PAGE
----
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Nottingham Trent University

Pharmaceutical and Medicinal Chemistry

UCAS Code: 350L

Bachelor of Science (with Honours) - BSc (Hons)

Entry requirements


A level

B,B,B

120 UCAS Tariff points from three A-levels including Chemistry (A-level Chemistry grade C will be accepted providing the overall tariff points are met)

Pass your Access course with 60 credits overall with a minimum of 45 credits at level 3, including relevant Chemistry modules

GCSE/National 4/National 5

GCSE English grade C/4 or equivalent GCSE Maths grade C/4 or equivalent GCSE Science grade C/4 or equivalent

120 UCAS tariff points from your BTEC level 3 National Diploma including relevant Chemistry modules and one A-level or equivalent qualifications

120 UCAS tariff points from your BTEC level 3 National Extended Certificate and two A-levels or equivalent qualifications (one of which must be A-Level Chemistry grade C or equivalent)

Pearson BTEC Level 3 National Extended Diploma

DDM

including relevant Chemistry modules

UCAS Tariff

120
88%
Applicants receiving offers

About this course


Course option

4years

Sandwich | 2018

Subject

Pharmaceutical chemistry

Chemists have been instrumental in ridding the world of killer diseases and developing drugs that improve the lives and outcomes for millions of people worldwide. Pharmaceutical chemists are interested in how chemicals and drugs work in a biological environment, so if you’re passionate about both Chemistry and Biology, then this is a great course for you.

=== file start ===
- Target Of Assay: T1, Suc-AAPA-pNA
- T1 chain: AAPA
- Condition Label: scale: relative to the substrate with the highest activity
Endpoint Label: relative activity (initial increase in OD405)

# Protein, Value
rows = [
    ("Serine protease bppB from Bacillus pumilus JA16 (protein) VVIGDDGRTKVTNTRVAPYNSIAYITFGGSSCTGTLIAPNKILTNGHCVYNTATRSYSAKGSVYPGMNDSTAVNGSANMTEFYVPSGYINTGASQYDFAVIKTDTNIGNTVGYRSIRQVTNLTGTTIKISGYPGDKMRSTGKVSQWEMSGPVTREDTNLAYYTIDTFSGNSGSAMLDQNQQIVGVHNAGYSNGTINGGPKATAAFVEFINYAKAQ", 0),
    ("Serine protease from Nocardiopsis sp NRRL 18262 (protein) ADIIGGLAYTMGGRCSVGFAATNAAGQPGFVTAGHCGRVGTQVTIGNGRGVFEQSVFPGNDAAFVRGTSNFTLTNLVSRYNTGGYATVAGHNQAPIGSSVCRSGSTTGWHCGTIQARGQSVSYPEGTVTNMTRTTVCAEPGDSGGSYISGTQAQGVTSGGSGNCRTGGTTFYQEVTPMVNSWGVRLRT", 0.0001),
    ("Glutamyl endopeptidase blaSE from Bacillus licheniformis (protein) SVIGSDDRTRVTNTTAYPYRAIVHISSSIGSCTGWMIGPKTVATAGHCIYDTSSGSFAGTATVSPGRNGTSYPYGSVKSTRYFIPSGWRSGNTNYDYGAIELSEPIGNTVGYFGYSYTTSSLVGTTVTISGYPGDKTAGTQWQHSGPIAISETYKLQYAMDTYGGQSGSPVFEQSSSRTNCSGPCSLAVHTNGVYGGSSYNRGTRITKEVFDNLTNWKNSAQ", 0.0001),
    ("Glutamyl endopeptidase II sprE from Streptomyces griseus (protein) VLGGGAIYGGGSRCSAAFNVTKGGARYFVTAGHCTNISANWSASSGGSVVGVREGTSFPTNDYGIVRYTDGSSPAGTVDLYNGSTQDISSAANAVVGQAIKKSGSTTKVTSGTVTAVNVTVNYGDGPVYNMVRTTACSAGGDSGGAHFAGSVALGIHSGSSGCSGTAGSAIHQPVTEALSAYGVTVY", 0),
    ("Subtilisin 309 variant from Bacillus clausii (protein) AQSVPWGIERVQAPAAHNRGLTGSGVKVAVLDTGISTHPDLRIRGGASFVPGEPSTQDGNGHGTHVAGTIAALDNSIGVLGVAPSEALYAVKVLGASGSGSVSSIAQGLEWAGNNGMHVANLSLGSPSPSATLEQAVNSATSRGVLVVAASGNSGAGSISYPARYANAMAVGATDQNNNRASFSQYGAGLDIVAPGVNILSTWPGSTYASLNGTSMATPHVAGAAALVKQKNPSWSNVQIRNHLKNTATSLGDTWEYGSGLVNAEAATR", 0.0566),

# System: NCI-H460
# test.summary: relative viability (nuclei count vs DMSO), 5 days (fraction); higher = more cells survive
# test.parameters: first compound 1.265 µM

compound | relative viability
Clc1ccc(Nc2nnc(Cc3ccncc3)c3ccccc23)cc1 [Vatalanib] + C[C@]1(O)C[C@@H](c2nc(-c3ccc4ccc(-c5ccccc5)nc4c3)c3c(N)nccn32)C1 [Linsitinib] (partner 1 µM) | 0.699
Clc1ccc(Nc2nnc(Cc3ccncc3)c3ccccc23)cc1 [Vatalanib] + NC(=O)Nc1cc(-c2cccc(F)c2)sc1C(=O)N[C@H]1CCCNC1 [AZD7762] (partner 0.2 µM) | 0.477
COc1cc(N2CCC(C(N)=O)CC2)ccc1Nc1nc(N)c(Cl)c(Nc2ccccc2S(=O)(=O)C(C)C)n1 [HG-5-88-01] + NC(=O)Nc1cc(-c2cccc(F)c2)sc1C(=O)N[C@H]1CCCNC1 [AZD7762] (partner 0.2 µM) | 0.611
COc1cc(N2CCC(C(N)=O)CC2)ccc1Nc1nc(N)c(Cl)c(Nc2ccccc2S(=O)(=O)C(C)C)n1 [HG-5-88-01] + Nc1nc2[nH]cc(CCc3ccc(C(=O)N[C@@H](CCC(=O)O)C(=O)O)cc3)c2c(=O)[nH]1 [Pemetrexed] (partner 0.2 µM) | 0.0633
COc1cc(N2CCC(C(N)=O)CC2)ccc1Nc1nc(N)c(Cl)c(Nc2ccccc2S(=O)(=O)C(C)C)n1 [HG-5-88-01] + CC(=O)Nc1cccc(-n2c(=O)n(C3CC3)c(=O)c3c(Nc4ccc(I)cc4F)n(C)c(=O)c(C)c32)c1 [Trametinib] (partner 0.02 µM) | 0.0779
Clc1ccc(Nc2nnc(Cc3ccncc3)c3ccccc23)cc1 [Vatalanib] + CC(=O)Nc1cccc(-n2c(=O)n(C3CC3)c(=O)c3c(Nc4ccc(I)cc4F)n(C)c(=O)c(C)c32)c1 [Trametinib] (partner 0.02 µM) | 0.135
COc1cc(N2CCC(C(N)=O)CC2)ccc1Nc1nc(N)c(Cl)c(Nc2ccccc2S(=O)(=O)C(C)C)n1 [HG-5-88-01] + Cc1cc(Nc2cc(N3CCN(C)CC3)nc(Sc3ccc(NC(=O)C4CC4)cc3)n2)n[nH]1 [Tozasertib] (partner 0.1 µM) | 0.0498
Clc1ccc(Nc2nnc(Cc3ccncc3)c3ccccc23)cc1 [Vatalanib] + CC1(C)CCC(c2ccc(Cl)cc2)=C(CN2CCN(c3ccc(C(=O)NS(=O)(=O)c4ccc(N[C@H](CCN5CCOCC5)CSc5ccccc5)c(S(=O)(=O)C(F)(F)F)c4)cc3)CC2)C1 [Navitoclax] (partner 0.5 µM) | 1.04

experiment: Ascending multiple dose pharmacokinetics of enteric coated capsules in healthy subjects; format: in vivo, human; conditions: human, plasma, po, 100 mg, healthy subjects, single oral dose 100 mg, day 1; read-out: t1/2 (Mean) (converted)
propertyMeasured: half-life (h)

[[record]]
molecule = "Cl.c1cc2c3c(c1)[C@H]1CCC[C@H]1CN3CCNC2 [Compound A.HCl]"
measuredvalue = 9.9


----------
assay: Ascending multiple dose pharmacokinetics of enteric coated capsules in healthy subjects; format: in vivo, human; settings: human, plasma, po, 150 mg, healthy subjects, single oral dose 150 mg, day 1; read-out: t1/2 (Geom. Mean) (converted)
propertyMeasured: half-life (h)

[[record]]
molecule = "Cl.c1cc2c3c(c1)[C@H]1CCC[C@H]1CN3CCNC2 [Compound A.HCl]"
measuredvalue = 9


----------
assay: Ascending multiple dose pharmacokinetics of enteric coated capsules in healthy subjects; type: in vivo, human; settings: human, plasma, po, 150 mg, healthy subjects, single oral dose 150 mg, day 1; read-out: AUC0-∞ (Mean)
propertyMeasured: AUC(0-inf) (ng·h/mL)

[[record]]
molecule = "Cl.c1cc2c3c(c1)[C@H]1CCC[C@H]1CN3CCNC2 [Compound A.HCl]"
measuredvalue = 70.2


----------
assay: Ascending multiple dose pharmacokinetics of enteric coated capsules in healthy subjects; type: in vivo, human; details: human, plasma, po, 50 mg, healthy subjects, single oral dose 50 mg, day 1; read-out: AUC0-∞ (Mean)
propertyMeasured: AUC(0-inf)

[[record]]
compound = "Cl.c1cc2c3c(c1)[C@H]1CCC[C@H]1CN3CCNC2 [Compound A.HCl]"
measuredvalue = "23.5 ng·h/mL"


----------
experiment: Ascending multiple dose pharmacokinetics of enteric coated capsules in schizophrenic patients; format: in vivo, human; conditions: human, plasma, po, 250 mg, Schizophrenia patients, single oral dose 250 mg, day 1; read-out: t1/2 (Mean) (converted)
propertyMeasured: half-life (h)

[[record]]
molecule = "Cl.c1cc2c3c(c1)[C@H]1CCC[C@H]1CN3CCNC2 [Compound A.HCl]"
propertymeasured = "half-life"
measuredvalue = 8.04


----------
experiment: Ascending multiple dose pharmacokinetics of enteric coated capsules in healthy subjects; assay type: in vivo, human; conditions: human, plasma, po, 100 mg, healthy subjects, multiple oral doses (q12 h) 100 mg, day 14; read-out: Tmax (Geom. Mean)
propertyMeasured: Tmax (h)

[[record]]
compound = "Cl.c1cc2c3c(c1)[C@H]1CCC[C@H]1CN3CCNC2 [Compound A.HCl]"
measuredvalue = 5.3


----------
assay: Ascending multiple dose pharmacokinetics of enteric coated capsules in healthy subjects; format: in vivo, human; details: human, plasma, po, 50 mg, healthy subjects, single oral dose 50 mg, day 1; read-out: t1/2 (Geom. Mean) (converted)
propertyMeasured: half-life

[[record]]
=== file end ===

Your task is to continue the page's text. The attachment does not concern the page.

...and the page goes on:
• • • Why study Pharmaceutical and Medical Chemistry at Nottingham Trent University? • • • We've got satisfied students. We are in the top 10 in the UK for student satisfaction for Chemistry (National Student Survey 2016).
• We have inspiring learning environments. Get hands-on learning in some of the best laboratories in the UK for teaching and research.
• We provide innovative accredited courses. We provide innovative courses accredited by the Royal Society of Chemistry guaranteeing that our courses are relevant to industry.
• We're delivering research with impact. Chemistry staff contribute to research activity in a number of areas. NTU has recently been awarded the Queen’s Anniversary Prize for research – the highest award achievable.
• Get international perspective. Our Eurobachelor status means that your degree meets demanding criteria that will be recognised throughout Europe – invaluable for career development or further study.
• We’re one of the top universities for offering placements. Our courses offer the opportunity to apply for a placement in the UK or abroad, giving you the real-life experience employers are looking for, including recent placements at Scott Bader, Intertek and the National Institute for Medical Research.
• We’ve got an excellent employability record. Over 94% of NTU graduates are employed or engaged in further study six months after leaving.

Tuition fees

Select where you currently live to see what you'll pay:

Channel Islands
£9,250
per year
England
£9,250
per year
EU
£9,250
per year
International
£13,450
per year
Northern Ireland
£9,250
per year
Scotland
£9,250
per year
Wales
£9,250
per year

The Uni


Course location:

Clifton Campus

Department:

School of Science and Technology

TEF rating:

Study in Nottingham

Explore the local area, what there is to do for fun, living costs and other university options here.

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What students say